Two-thirds of Hungarian children to receive free school lunches

February 11, 2015



Sociologist Zsuzsa Ferge conferring with Minister Balog and other smug government officials.

Hungary’s Minister for Human Resources, Zoltan Balog, a Calvinist minister and theologian with no formal training in either economics or sociology, presented the government’s “view” of poverty in Hungary at a conference on Tuesday in Budapest’s 8th district entitled “Poverty in Hungary: possibilities, opportunities in 2015”.

He stated the government’s conviction that every person is responsible for himself, his children and his family, and for this reason must do everything possible to overcome the difficult situation.

Reportedly the minister proposed a new kind of expert discussion with experts into combatting poverty.  (The Budapest Beacon was not invited to attend the event so we do not know to what extent he went into details-ed.).

He cited recent official statistics which indicate that, on the whole, Hungarians’ living standards improved in 2014.  He mentioned that according to Hungary’s Central Statistical Authority (KSH) the percentage of people threatened with poverty and social exclusion decreased from 23.5 percent in 2011 to 31.1 percent in 2013, and that within this group those suffering from serious material deprivation decreased from 25.7 percent to 23.9 percent.  He said the proportion of households with arrears decreased from 26.5 percent in 2011 to 24.9 percent in 2014.   Gross per capital income per household had increased 4.3 percent in 2013, and real wages had increased almost 4 percent the first half of 2014 taking into consideration the family tax credit.  Balog said the minimum wage had been increased from HUF 73,500 in 2010 to HUF 101,500 in 2014.

He compared Hungary’s social spending with that of other Central European countries.  Hungary spent 21.3 percent of its GDP on social expenditures, more than Czech Republic (20.2 percent), Slovakia (17.9 percent) and Poland (17.6 percent).  However, he acknowledged that this was less than the EU average of 28.3 percent.

He mentioned that families with three or more children whose adult members are unemployed receive HUF 30,000 more now than in 2010 providing one child is in school and the other two are in kindergarten, and the parent is engaged in public work (sic).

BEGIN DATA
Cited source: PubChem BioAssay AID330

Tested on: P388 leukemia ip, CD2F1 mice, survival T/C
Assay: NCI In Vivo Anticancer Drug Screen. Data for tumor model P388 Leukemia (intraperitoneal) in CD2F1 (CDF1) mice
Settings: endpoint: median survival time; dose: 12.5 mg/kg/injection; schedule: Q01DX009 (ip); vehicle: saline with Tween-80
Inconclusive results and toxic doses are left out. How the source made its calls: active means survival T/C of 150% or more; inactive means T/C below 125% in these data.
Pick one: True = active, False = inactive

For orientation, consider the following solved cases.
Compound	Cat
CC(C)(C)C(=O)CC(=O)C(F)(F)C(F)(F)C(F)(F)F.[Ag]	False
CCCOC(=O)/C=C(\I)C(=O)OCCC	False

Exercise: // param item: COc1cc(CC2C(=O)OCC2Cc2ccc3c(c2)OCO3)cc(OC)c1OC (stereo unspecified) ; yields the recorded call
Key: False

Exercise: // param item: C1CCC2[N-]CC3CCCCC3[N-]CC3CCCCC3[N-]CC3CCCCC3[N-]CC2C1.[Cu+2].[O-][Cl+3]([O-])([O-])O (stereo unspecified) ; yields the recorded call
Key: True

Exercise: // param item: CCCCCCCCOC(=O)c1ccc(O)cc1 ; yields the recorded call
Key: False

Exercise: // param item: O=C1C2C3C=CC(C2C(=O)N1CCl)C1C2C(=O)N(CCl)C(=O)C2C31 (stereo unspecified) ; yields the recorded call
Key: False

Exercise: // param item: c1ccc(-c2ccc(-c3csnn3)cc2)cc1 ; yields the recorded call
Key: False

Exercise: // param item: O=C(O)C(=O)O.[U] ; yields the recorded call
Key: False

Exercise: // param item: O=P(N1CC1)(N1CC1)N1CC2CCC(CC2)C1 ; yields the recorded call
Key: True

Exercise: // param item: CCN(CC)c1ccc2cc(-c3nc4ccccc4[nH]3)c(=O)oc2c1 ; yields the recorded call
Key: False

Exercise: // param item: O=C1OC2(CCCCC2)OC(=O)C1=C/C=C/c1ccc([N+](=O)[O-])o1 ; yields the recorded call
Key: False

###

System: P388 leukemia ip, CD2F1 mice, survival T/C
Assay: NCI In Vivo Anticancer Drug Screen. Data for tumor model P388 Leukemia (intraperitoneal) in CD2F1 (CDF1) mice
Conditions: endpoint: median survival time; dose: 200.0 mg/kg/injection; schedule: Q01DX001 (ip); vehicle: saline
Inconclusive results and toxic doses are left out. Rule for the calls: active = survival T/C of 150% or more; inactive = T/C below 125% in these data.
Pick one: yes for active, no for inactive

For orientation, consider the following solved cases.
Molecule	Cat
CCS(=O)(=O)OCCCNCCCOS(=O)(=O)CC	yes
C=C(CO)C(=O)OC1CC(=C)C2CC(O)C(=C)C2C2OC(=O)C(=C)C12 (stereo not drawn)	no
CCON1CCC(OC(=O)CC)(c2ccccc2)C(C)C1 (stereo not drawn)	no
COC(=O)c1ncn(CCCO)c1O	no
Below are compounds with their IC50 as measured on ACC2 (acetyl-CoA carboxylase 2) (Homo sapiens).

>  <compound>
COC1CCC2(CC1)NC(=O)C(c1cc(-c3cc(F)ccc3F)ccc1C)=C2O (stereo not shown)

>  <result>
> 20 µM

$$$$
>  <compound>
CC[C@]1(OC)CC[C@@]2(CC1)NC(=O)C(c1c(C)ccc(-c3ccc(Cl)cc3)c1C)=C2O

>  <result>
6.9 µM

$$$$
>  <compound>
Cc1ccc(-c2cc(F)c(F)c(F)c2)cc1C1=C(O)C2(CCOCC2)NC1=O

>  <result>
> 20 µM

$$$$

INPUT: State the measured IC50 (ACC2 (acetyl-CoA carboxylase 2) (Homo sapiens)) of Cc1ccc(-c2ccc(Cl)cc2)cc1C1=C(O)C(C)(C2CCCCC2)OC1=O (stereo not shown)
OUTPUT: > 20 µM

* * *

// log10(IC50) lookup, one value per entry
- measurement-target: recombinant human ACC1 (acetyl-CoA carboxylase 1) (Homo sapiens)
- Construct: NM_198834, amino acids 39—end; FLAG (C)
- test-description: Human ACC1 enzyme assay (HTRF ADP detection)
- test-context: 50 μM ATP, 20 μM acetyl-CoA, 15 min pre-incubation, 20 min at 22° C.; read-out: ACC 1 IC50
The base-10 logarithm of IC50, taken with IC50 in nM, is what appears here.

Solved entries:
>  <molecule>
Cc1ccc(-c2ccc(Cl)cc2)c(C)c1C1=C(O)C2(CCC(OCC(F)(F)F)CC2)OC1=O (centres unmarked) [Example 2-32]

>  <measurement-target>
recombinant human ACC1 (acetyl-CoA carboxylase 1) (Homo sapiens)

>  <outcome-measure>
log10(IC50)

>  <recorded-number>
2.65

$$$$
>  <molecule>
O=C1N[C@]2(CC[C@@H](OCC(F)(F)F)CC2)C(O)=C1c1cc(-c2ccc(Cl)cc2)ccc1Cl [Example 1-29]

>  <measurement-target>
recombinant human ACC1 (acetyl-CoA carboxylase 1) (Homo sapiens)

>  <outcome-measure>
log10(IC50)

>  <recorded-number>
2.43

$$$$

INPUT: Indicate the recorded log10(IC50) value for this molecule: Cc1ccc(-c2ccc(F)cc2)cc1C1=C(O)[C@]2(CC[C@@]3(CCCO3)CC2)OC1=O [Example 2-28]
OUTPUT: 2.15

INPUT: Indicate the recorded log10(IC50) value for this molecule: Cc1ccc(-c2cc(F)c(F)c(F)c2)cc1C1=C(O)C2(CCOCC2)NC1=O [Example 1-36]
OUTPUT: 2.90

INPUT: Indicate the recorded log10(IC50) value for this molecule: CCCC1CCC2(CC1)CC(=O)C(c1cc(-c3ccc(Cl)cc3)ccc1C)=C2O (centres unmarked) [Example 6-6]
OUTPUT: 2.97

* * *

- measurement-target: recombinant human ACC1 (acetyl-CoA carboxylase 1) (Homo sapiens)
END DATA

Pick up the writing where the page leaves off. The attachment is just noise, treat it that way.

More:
Balog said that during the current EU financial cycle HUF 32 billion had been allocated for material relief, such as food packets for the poor.  He said the current plan was to provide free school lunches to the children of families whose per capita income is less than 130 percent of minimum wage, adding that this meant at least two-thirds of kindergarten and school age children will receive free school lunches.

Hungarian sociologist Zsuzsa Ferge, an ardent critic of the social policies of the second and third Orbán governments, expressed her doubts over the expected results and accused the government of seeing things through “rose-tinted glasses”.   She said the data may indicate some improvement here or there but on the whole “the problems are worse than before.”

According to Ferge, in 2008 Hungary was the only country affected by the world financial crisis that did absolutely nothing to help the victims of the crisis.   She said the country is in terrible condition.  “Those who are bad off are going to be worse off.  Those who are well off are going to be even better off.”  She said that on the basis of the data she had seen, income inequality has grown rapidly since 2010 and the cycle of poverty seems unstoppable.   Citing a French study, she said that those living in very difficult circumstances are not able to break out of poverty on their own without help and support of some kind.   She expressed her concern that the material aid Balog mentioned would fail to reach the families most in need.

Károly Czibere, undersecretary for social and societal matters, stressed that the first element of social secuirty was economic growth and strengthening of employment.  He said public work was not a goal but a temporary method of providing income which serves the purpose of weaning people from welfare by providing them with the opportunity to work.  He said the goal was to improve changes of employment and entering the primary work market.

The undersecretary thought it important to reject the notion that those not employed in public work would be excluded from receiving social support.  (If the undersecretary mentioned that in the future impoverished local governments would decide on matters of welfare payments, it was not reported in the mainstream press-ed.)

According to material handed out to reporters there was no increase in child poverty for the past three years. According to Eurostat figures (which are based on figures supplied by the government) the number of children living in poverty is around 23 percent, which means 400,000 children in Hungary.   According to the material the latest KSH data indicates that 31.1 percent of Hungarians lived under threat of poverty or social exclusion in 2014, that is 3,044,000 people.  This represents a decrease of 2.4 percent (214,000 people) from the previous year.